The Steam Horse Locomotive.

Updated: 17 Dec 2007
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Left: The Steam Horse Locomotive.

This remarkable proposal for a street locomotive was originated by a Mr S R Mathewson of Gilroy, Santa Clara county, California, in 1876. So far as I can discover, a proposal is what it remained. It was intended to be steam powered, with the boiler mounted inside the front horse section. It was to be propelled by a rotary steam engine, no less.

Note the bell on top of the horse's head- this was a legal requirement in the USA for all steam locomotives running in the streets.

I may be wrong, but I think it would be a pretty dim horse that would be fooled (I nearly said foaled) by this contraption.

The inventor speaks:

"The design is to make a machine resembling a horse in form, so as not to frighten the horses on the streets. To this end the form shown is chosen. The motive power is steam, generated in a tubular boiler of from four to five horse power, located inside of the horse and forward of the cab. This drives a rotary engine of my own patenting, which is geared to the driving shaft of the machine. I also propose the use of gas as fuel, so as to do away with smoke. The steam is condensed in cold water carried in a tank of sufficient capacity on top of the cab. Gas is compressed in suitable tanks to a pressure of from 80 to 100 lbs. per square inch, and is used as fuel. The boiler is so constructed as to receive a supply of hot air to feed the flame the gases from which, after passing around the boiler. are conducted around the engine to prevent loss by condensation. The water is forced into the boiler from the condensed steam chamber. The engine is provided with a brake capable of stopping the apparatus within a space of twenty feet, while under a speed of eight miles per hour."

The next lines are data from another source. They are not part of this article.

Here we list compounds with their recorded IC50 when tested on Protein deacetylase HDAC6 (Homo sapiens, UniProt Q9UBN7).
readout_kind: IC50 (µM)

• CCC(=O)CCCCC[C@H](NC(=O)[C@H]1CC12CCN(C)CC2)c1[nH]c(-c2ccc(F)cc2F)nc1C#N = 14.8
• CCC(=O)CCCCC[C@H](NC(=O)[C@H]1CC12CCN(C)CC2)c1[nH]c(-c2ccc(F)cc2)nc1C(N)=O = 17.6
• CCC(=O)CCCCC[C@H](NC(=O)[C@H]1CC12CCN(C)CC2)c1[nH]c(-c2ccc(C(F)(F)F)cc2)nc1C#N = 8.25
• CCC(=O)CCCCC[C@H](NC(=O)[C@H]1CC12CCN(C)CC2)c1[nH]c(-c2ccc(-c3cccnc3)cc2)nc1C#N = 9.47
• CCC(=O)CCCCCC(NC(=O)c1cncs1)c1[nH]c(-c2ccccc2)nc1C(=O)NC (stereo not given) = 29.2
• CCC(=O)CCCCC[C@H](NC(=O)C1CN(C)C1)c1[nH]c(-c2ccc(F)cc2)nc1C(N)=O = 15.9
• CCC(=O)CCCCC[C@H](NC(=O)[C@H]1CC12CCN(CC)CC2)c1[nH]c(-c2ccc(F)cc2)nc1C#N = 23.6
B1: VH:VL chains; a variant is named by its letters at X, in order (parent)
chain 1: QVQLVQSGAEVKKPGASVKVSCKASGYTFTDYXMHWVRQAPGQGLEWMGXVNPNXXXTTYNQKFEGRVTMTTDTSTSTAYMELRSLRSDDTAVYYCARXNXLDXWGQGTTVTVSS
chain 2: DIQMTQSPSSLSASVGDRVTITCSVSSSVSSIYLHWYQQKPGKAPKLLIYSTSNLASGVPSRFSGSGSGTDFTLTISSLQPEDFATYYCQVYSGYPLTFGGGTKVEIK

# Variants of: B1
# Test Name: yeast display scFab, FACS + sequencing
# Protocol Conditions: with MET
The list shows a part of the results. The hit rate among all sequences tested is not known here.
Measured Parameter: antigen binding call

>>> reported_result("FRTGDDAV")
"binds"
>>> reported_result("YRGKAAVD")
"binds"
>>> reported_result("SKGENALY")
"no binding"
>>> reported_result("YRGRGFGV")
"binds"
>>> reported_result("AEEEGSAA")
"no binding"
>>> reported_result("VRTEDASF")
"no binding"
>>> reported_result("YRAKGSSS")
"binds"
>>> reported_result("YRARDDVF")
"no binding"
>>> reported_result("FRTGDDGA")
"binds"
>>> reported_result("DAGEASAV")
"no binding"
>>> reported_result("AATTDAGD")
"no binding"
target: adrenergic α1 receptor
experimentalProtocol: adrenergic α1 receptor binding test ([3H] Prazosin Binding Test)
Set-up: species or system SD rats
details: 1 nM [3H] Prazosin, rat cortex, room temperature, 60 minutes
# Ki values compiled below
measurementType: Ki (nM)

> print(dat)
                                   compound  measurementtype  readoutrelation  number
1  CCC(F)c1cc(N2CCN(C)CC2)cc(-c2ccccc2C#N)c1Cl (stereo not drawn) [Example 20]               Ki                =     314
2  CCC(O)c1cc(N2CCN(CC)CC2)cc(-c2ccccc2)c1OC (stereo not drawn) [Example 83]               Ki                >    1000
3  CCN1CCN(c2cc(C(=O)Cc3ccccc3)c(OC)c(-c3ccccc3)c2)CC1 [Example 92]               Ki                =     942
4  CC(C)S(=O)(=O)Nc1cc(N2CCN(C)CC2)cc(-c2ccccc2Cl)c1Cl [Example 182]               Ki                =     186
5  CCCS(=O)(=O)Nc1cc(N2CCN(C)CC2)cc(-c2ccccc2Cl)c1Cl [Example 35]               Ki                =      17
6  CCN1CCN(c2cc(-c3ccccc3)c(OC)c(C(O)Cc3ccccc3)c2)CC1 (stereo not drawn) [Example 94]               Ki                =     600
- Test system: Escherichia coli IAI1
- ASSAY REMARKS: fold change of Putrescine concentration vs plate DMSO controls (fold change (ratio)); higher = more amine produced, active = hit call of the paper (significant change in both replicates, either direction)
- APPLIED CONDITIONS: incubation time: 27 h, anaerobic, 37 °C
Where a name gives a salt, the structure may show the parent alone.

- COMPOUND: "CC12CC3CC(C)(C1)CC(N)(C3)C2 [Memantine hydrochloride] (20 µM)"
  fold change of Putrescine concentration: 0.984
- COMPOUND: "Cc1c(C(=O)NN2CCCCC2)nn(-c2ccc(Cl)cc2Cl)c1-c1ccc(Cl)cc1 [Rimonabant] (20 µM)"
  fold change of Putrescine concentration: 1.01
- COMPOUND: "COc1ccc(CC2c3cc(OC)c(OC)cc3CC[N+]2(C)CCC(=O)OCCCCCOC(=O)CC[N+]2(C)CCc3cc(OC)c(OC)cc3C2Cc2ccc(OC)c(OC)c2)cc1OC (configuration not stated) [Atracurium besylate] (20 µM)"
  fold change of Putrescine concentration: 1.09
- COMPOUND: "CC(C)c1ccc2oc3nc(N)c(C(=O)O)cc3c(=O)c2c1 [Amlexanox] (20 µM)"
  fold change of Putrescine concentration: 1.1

This sounds less than impressive as a technical proposal. Compressed gas has, I think, never been used to fuel locomotives, probably because the energy storage density is inadequate, especially at a pressure as low as 100 psi. As for the condensing capability, which would have been considered essential to avoid frightening the real horses on the street with clouds of exhaust steam, it seems highly unlikely that "a tank of sufficient capacity" for continuous condensing could have been fitted on top of the cab, given the experiences of condensing locomotives on the underground London Metropolitan Railway.
And it has to be said that the choice of a rotary steam engine does not inspire confidence in the project, as by this period they were widely known to be too inefficient to be practical.

It should be possible to track down that patent for a rotary steam engine...

Information derived from Scientific American for January 22, 1876.

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